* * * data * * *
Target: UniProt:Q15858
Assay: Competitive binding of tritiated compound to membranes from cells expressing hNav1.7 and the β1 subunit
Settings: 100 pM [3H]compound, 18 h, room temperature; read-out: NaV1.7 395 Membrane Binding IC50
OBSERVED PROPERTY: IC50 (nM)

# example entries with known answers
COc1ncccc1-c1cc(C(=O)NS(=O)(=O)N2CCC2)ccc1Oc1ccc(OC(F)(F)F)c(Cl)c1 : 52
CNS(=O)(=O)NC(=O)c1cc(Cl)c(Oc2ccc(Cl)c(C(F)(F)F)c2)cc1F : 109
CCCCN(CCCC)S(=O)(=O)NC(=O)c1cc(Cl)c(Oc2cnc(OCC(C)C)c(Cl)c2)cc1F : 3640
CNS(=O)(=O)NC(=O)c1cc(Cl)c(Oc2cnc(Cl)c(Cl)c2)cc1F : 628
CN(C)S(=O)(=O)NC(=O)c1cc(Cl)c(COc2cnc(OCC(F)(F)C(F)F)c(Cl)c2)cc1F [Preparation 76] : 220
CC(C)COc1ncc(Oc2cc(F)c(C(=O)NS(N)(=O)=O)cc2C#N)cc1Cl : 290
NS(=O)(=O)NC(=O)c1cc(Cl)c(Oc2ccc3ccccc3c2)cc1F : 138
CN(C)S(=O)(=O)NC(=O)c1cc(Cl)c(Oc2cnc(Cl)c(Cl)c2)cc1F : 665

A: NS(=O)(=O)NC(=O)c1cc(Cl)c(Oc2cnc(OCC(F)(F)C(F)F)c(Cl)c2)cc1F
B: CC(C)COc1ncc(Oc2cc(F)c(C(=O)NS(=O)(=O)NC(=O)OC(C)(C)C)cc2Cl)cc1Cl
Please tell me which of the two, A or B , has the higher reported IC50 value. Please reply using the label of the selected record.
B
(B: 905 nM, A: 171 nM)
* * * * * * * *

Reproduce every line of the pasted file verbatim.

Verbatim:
Target: UniProt:Q15858
Assay: Competitive binding of tritiated compound to membranes from cells expressing hNav1.7 and the β1 subunit
Settings: 100 pM [3H]compound, 18 h, room temperature; read-out: NaV1.7 395 Membrane Binding IC50
OBSERVED PROPERTY: IC50 (nM)

# example entries with known answers
COc1ncccc1-c1cc(C(=O)NS(=O)(=O)N2CCC2)ccc1Oc1ccc(OC(F)(F)F)c(Cl)c1 : 52
CNS(=O)(=O)NC(=O)c1cc(Cl)c(Oc2ccc(Cl)c(C(F)(F)F)c2)cc1F : 109
CCCCN(CCCC)S(=O)(=O)NC(=O)c1cc(Cl)c(Oc2cnc(OCC(C)C)c(Cl)c2)cc1F : 3640
CNS(=O)(=O)NC(=O)c1cc(Cl)c(Oc2cnc(Cl)c(Cl)c2)cc1F : 628
CN(C)S(=O)(=O)NC(=O)c1cc(Cl)c(COc2cnc(OCC(F)(F)C(F)F)c(Cl)c2)cc1F [Preparation 76] : 220
CC(C)COc1ncc(Oc2cc(F)c(C(=O)NS(N)(=O)=O)cc2C#N)cc1Cl : 290
NS(=O)(=O)NC(=O)c1cc(Cl)c(Oc2ccc3ccccc3c2)cc1F : 138
CN(C)S(=O)(=O)NC(=O)c1cc(Cl)c(Oc2cnc(Cl)c(Cl)c2)cc1F : 665

A: NS(=O)(=O)NC(=O)c1cc(Cl)c(Oc2cnc(OCC(F)(F)C(F)F)c(Cl)c2)cc1F
B: CC(C)COc1ncc(Oc2cc(F)c(C(=O)NS(=O)(=O)NC(=O)OC(C)(C)C)cc2Cl)cc1Cl
Please tell me which of the two, A or B , has the higher reported IC50 value. Please reply using the label of the selected record.
B
(B: 905 nM, A: 171 nM)